Imperial College London

What's stats got to do with it?


Image credit: Prof Mark Girolami

Image credit: Prof Mark Girolami

Data science is a fast developing discipline affecting myriad aspects of our everyday lives.

From healthcare to banking, travel to advertising, construction to retail: data science unifies broad areas of research, including mathematics, statistics, computer science and machine learning. It explores the acquisition, storage and curation of infinite and complex data sets, churned out by modern, tech-focused, device-driven culture. Last month the Statistical Data Science conference examined the cross-disciplinary nature of this field, considering the subject from the perspective of differing scientific communities, focusing particularly on the role of statistics.

Among those giving talks were Professors David Hand (Imperial College London), Michael Jordan (University of California, Berkeley) and David Leslie (Lancaster University); here they explain where their interest in data science lies, exploring the rise, relevance and future of the field.

Tell us a bit about the talks you gave at the conference, and why this area of data science interests you

Professor Jordan: Data science is, in part, a combination of computational thinking and inferential thinking. Those two styles are not that easy to merge together and this is the goal of data science – to build systems that do statistical inference but that are also computationally robust and scalable. It’s an intellectually interesting area; there are a lot of difficult problems to solve. It’s also of great interest to modern industry; there are tens of thousands of companies worldwide who need to try and solve these issues, so you immediately get to work on real-world, mission critical problems.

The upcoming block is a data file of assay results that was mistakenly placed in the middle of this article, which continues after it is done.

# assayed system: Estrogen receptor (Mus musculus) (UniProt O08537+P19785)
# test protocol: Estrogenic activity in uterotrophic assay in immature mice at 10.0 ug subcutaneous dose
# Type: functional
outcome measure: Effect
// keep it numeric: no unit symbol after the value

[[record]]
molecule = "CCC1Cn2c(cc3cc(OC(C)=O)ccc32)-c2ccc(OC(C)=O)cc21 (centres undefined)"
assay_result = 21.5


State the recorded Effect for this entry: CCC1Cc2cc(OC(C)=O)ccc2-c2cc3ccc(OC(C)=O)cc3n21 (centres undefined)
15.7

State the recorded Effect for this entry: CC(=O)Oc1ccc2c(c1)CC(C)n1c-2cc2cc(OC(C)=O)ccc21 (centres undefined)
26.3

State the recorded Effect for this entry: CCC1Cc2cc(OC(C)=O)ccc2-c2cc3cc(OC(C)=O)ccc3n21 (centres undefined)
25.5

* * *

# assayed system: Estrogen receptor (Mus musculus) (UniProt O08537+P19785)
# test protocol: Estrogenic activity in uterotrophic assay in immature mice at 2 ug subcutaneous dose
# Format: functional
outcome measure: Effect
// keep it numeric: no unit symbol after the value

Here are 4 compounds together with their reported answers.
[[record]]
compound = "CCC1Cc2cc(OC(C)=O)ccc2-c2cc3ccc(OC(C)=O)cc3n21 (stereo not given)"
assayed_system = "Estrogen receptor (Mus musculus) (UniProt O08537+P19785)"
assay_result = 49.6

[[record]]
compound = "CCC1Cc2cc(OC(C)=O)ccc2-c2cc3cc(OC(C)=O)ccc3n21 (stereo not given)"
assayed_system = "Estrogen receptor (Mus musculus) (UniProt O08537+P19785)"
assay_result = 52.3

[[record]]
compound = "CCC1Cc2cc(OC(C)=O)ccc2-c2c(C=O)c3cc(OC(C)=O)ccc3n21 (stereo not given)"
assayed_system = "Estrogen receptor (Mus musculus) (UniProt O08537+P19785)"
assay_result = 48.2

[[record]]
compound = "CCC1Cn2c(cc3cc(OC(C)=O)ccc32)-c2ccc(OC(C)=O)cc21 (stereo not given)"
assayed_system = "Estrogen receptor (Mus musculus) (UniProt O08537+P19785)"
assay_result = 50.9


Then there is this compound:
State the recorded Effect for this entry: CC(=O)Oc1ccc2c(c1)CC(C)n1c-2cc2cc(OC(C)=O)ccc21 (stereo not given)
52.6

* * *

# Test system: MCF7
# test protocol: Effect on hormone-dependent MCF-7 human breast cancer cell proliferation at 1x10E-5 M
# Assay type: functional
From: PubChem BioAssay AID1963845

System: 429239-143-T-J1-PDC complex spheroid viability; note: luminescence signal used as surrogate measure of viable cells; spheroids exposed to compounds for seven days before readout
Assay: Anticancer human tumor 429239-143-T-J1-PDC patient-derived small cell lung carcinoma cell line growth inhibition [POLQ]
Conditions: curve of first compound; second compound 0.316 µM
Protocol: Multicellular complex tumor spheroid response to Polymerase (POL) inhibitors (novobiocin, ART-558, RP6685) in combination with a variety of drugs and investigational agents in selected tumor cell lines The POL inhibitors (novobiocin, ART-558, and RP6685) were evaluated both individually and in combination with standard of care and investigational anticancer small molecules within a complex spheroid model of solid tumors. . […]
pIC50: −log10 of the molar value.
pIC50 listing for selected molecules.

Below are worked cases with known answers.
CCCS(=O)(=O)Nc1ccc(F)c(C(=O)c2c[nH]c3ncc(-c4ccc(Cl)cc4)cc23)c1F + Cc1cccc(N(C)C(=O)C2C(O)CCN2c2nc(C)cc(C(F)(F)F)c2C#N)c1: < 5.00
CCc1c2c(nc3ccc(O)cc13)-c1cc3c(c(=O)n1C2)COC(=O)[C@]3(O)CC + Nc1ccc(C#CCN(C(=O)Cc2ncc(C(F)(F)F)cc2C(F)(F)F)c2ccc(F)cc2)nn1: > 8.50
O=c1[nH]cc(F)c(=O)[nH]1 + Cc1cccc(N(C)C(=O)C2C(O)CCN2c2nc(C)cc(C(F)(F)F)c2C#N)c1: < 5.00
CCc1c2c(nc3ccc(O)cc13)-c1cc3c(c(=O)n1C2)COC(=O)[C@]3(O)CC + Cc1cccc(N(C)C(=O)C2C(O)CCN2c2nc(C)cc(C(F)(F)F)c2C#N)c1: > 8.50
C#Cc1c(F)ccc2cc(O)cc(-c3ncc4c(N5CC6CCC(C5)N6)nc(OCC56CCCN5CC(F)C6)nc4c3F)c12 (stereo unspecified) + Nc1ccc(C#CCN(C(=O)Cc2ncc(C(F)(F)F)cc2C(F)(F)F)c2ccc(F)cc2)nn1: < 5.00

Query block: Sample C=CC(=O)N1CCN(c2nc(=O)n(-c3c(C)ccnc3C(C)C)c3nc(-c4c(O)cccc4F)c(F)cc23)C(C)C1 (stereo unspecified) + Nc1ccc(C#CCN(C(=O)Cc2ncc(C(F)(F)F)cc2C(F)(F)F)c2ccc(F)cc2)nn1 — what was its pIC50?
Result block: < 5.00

...these new phrases “big data” and “data science" came along; perceptions began to change, and now we have this sort of avalanche because of that.

– Professor David Hand

Imperial College London

Professor Hand: I work in what are called supervised classification problems where the aim is to assign an object to one of a pre-specified number of classes, so it might be diagnosing someone to determine whether they’ve got disease A or disease B, or identifying a spoken word as affirmative or negative. I have particular interest in evaluating the performance of these methods, and questioning how you can improve them... I’ve done a lot of work in the retail finance industry – credit cards, mortgages, bank loans and so on – where there is this fundamental problem of should you give someone a loan or a product or not. Why am I so interested in this area? Ubiquity; it crops up all over the place; I think that’s why I find it particularly worthwhile.